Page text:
EVERY now and then, a beacon of hope emerges from the gloom that has been hanging over our country in recent years. Sporting successes such as the Irish soccer team qualifying for the Euro’s, Katie Taylor’s Olympic triumph or Rob Heffernan’s gold medal at the World Championships can give a great shot in the arm to the national mood. Similarly, the warm sunshine of 2013 gave a collective natural high to all of us and to top things off, the unusually good weather lingered late into the autumn. Unfortunately, all of these events have come and gone. It’s a pity they couldn’t last, given their immense benefits, socially and economically.
While all of these big national events were occurring, there was another big national event quietly impacting on thousands of lives in every community in the country. I’m referring to the government’s decision to reduce VAT on certain services from 13.5% to 9%. This was an audacious move by the then “new” government in Summer 2011. It was introduced to help stimulate activity in labour intensive sectors of the economy, particularly the tourism industry and to be fair to the government, was always flagged as a temporary stimulus measure.
The cost has been estimated at €350 million, not cheap by any standards but the measure has proven itself to be an enormous success. Most analysts agree that 15,000 new jobs have been created by it. Visitor numbers are well up, Irish tourism competitiveness has improved considerably and confidence and investment in the sector has returned. One hotelier near Killarney tells me that he has been able to employ 35 additional staff because of this innovation. 35! Think about the figure. That’s two Gaelic football teams and five subs. Maybe not a huge number in the overall scheme of things but this is just one hotel in rural south Kerry, where some entire parishes number less than two hundred people. I’ve heard similar stories all over Kerry and from speaking to my colleagues in the Oireachtas, there are similar stories all over Ireland.
Now, back to that €350 million cost. This is the figure the Department of Finance has presented but others beg to differ. Retail Excellence Ireland, for example, has argued that a Deloitte report has found that net VAT receipts because of the reduction have left €88 million of a hole but when the social protection savings and the income tax revenue from the new jobs is factored in, the figure being €261 million, the State is actually up by a net €173 million. And that €173 million doesn’t factor in the additional tax revenue generated by the spending power of the thousands of newly employed workers or the savings derived from stemming the haemorrhaging of jobs from the affected sectors, which was a major problem prior to the intervention. The Department of Finance disputes these figures but even allowing a huge margin of error of €173 million, at the very worst, the scheme would seem to have paid for itself, a compelling argument for continuation. I have strongly emphasised all of these points both in the Dáil chamber and to the Fine Gael Parliamentary Party and basically anyone with any influence who is willing to listen.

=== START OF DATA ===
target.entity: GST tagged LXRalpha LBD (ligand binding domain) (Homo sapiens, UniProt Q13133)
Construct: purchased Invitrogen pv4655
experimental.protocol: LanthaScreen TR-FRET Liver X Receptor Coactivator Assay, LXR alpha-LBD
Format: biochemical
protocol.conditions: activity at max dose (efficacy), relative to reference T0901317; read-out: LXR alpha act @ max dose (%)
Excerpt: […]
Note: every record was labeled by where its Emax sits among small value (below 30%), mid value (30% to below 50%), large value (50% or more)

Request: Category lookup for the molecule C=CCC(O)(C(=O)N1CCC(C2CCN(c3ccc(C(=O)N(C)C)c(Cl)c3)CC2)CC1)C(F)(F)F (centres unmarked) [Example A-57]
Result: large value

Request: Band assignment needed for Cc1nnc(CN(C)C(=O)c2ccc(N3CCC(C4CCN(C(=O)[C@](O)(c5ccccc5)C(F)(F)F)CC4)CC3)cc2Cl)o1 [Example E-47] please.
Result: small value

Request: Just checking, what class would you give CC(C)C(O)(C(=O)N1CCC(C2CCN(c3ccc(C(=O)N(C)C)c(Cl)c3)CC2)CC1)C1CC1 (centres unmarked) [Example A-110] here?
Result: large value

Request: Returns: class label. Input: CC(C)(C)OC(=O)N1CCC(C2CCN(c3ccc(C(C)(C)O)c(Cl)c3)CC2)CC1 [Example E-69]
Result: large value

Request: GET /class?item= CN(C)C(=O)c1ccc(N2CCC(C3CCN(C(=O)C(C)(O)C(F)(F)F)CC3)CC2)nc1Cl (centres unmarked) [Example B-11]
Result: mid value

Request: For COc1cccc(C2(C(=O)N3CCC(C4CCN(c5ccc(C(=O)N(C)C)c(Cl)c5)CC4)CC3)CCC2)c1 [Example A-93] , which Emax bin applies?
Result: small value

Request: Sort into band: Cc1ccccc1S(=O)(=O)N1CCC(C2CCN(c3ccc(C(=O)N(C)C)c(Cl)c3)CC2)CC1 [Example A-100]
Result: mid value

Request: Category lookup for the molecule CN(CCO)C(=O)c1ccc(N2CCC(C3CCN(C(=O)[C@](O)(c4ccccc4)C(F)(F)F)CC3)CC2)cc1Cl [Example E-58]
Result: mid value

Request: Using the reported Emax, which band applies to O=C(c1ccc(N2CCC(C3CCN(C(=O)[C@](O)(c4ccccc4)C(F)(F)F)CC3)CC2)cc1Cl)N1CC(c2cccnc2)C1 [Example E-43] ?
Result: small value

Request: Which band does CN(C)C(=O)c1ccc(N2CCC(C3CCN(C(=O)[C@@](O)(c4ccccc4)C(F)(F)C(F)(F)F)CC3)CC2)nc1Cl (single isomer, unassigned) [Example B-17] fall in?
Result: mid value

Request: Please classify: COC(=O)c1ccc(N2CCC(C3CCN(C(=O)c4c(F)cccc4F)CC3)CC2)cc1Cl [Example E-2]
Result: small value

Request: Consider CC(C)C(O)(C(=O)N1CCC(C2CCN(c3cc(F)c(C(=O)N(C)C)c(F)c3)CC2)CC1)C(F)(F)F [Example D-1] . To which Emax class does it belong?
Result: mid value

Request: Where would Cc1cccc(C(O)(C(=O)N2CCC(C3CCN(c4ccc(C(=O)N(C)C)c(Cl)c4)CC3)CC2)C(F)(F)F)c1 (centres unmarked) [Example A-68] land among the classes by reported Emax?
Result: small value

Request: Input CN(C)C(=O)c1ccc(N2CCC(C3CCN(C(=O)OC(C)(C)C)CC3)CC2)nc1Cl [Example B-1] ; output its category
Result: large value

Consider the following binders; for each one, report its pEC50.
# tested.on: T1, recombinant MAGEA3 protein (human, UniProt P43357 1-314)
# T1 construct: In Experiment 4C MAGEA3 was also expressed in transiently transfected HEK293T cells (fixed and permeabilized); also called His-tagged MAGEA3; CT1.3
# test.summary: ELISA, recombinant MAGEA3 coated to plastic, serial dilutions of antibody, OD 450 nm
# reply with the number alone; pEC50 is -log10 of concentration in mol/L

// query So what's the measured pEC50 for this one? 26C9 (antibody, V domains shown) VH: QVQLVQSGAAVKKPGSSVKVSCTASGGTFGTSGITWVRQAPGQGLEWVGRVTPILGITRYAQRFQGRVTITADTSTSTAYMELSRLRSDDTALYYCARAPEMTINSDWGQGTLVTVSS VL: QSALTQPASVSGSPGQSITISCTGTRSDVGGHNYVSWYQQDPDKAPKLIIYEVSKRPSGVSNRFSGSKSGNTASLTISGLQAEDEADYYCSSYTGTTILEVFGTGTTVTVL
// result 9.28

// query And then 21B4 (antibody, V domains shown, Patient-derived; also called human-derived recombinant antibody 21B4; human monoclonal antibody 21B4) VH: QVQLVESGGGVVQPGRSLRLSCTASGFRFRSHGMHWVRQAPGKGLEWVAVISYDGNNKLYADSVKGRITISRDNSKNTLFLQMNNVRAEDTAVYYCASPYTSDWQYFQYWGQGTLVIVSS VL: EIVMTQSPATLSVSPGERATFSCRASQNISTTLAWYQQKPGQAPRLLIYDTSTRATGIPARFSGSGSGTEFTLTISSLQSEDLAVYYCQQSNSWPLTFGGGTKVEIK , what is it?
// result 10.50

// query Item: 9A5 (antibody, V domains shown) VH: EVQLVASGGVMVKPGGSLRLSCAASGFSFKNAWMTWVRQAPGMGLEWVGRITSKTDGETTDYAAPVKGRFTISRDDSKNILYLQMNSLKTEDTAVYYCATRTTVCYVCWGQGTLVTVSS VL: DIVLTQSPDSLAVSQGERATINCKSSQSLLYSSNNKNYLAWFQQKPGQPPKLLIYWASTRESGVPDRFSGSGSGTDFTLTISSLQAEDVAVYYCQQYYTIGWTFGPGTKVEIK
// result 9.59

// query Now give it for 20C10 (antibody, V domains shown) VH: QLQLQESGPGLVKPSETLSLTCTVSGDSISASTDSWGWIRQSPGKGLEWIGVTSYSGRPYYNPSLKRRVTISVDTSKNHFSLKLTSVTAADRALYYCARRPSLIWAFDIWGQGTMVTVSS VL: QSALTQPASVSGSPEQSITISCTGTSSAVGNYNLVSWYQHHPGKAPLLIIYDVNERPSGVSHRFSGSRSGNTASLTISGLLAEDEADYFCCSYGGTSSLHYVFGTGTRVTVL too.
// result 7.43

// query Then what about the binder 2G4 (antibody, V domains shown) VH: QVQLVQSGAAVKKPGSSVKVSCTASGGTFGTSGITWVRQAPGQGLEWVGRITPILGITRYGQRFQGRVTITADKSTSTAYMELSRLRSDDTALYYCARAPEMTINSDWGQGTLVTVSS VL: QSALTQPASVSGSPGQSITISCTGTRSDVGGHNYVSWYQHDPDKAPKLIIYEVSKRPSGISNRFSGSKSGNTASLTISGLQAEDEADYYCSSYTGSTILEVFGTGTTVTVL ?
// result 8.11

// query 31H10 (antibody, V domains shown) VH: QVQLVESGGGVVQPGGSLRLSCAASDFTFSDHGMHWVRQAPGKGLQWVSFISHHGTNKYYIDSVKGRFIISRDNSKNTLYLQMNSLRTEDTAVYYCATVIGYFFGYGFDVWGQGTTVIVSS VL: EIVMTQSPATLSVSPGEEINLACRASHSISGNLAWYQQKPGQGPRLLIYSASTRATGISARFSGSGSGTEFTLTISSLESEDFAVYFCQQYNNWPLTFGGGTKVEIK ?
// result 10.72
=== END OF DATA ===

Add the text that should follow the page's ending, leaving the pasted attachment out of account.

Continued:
In fact, in light of all that we know about the success of this initiative, continuation of the status quo alone would be negligent of us. I argue that this success warrants expansion into other labour intensive sectors. Take construction for example. About 100,000 people on the live register, almost half of all men on the live register in Ireland, are former construction workers. The industry is on its knees, contributing far less to our overall economic activity (c. 6%) compared to construction industries in most European countries (c. 10%). Given that activity is so low and that much of that activity is state capital investment anyway, meaning that the VAT comes back, surely it wouldn’t be a massive risk to try the 9% trick for construction too? I earnestly hope that on October 15th, such real foundations for rebuilding construction jobs could be laid. Perhaps there are even further sectors that could receive similar intervention without exposing the State to major risk? It’s surely worth exploring every opportunity.
Beacons can inspire and give hope. Wouldn’t it be a pity if Ireland’s sporting successes, whether its soccer, rugby, Katie or Rob, were to pass us by without inspiring future generation of sportspeople to achieve bigger and better things? Wouldn’t it be a pity if people stayed indoors during glorious summer days instead of getting out and making hay? Wouldn’t it be a pity if a winning economic formula gets tossed aside instead of being applied more extensively? It’s a simple formula and the decision should be simple too. This is one beacon that can and should last.